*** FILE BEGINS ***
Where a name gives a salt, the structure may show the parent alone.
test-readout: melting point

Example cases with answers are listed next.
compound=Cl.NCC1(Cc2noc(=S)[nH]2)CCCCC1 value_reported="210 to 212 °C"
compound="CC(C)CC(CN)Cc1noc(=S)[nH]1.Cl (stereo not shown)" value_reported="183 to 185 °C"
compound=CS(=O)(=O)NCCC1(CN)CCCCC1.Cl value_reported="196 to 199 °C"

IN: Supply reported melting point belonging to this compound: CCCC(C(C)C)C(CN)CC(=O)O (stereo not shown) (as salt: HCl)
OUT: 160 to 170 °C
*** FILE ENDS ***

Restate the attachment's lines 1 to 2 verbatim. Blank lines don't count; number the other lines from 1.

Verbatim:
Where a name gives a salt, the structure may show the parent alone.
test-readout: melting point